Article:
Note: This is the June 17, 2006 capture of from the Wayback Machine. This was uploaded to the reloaded ISLESV.NET on June 22, 2023.

Turbo/Borland C/C++ comes with a curious “miscellaneous” function called __emit__(). According to Herbert Schildt’s Turbo C/C++: The Complete Reference, “The __emit__() function is used to insert one or more values directly into the executable code of your program at the point at which __emit__() is called. These values will be 8086 (family) machine instructions. … You must be an expert 8086 assembly language programmer to use __emit__(). If you insert incorrect values, your program will crash.” (Osborne McGraw-Hill, 1992)

You pass to the function either byte (8-bit) or word (16-bit) values. You can pass more than one argument in each call, but a 16-bit value which can fit in a byte will be reduced to a byte. For example, you pass 0x0000, intending a word value (two bytes) which is zero. This is reduced to a single zero byte instead. If you continually use __emit__() in your C/C++ programs (not a good idea by the way), this can be a source of very subtle bugs. The value must also be known at compile-time; this means that you can’t pass variables as arguments to __emit__() — they must all be constants. To use the function, add an include directive for dos.h.

I for myself cannot find a good use for __emit__(). Why would anyone want to insert explicit values in the binary code? Perhaps the nearest to “good use” is to put breakpoint interrupts in the file (the opcode is 0xCC), so that you will be returned to the debugger at the point reached. But with the integrated debugger, you can set interrupts more easily.

So why is __emit__() available? Because C was first used in conjunction with assembly language. C is the closest to assembly among high-level languages. If you are an expert assembly language programmer, you may want to experiment with __emit__().

A C Program Written Entirely with __emit__() Statements

To see the power of __emit__(), we present a simple program that uses solely __emit__() statements to output to the screen something meaningful (the string “This program is written entirely with __emit__() statements.“).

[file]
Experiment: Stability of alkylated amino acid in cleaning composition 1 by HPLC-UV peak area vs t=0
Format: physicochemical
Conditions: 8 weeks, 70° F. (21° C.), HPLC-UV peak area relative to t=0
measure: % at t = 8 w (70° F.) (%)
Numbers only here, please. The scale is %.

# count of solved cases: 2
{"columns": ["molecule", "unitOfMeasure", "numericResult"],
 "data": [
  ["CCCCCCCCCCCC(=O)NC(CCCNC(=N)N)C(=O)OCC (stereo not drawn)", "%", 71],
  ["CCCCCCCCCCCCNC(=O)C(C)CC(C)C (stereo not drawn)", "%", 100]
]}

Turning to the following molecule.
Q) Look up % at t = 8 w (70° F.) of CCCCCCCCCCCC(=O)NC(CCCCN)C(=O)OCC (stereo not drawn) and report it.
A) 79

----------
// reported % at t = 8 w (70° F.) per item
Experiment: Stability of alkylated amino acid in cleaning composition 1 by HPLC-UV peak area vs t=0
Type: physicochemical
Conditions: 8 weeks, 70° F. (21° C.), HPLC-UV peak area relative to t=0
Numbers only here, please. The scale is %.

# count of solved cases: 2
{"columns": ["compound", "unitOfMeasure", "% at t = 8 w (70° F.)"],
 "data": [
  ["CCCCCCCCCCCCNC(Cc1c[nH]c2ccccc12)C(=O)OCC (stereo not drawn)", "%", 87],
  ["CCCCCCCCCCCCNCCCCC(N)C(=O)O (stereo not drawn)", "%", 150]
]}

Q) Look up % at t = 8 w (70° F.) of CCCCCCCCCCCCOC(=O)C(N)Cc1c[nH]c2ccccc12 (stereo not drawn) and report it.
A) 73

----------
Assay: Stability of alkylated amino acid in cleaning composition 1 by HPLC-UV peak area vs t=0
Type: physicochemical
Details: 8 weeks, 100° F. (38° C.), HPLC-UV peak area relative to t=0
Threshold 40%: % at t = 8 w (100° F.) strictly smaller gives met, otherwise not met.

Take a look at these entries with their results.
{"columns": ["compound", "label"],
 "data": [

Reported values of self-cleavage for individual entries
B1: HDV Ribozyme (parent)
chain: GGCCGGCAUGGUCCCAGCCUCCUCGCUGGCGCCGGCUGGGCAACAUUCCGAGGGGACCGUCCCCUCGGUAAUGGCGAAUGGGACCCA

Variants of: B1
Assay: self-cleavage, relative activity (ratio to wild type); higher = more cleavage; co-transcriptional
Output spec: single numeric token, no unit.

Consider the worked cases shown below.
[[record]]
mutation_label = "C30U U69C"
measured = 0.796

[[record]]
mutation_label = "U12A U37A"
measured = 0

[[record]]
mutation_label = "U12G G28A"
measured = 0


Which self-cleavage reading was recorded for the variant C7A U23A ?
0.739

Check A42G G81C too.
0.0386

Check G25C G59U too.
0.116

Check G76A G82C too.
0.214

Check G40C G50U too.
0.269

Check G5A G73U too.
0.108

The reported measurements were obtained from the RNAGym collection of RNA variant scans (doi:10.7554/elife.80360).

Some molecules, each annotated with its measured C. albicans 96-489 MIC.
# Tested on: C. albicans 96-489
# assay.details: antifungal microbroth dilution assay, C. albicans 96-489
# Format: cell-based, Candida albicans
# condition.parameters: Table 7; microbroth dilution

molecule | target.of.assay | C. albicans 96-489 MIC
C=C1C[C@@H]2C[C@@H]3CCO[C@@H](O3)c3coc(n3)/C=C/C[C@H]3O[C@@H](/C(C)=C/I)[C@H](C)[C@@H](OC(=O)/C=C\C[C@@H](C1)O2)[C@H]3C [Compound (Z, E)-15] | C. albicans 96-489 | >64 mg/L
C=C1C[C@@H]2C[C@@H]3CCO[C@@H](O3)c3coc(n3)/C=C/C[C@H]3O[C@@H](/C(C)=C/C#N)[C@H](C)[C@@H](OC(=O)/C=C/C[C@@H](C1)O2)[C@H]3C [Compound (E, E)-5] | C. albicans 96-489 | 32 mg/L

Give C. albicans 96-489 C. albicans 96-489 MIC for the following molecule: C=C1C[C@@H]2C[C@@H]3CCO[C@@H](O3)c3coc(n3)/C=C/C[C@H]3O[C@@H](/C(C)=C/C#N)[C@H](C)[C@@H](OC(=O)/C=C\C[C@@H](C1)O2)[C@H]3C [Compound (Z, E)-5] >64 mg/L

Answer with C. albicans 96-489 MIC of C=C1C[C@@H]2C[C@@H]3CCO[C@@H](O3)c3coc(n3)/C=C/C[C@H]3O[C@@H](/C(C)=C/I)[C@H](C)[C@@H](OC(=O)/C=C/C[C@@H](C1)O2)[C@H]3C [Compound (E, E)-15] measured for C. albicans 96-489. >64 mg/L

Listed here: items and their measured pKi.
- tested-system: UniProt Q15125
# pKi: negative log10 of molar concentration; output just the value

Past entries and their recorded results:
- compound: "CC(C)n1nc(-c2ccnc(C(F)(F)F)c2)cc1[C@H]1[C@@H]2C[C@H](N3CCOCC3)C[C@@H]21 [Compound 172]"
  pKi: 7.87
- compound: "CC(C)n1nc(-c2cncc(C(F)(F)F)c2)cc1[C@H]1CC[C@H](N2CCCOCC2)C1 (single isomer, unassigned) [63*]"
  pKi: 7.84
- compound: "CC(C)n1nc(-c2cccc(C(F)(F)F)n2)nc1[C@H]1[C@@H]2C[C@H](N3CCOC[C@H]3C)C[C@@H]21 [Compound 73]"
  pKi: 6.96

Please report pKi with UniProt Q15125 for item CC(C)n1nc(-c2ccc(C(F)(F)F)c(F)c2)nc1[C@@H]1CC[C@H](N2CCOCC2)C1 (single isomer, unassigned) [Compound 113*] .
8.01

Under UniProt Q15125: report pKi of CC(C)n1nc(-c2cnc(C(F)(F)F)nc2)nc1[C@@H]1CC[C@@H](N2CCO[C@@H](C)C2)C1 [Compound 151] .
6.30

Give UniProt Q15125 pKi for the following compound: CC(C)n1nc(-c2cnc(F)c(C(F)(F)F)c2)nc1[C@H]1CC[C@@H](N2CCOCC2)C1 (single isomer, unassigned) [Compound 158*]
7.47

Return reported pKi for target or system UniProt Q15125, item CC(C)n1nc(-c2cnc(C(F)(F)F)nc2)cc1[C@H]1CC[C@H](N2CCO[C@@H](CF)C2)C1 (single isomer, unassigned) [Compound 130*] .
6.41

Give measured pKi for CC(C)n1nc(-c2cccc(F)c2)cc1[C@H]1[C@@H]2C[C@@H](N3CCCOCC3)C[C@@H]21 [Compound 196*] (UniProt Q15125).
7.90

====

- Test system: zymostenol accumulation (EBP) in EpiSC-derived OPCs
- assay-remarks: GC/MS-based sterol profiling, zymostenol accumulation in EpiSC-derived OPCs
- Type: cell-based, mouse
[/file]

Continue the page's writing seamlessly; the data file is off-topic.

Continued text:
WARNING: You can compile the example program using any C/C++ compiler that supports the __emit__() macro, but you must be an expert assembly language programmer, or at least have some experience writing assembly programs, if you want to experiment with the code. It is easy to do something wrong and end up with a nasty event when writing assembly programs. With __emit__(), you must not only think how to express the program flow in assembly — sometimes you must also translate manually those statements into explicit hexadecimal codes.

Setting DS Equal to CS

The program is compiled using the SMALL memory model. With memory models aside from TINY, the code and data segments are separate from one another. This means that at the start of the execution of the program, conceptually as we enter main() (not actually the real thing, but it approximates), the CS and DS registers will have different values. Since we output the string in the code segment, we must get the CS value and put it in the DS register such that our code and data segments will be the same. This is in preparation for INT 21H, Service 09H, the Print String Service, which we will use to output the string. This interrupt requires that the following registers will be set to the corresponding values: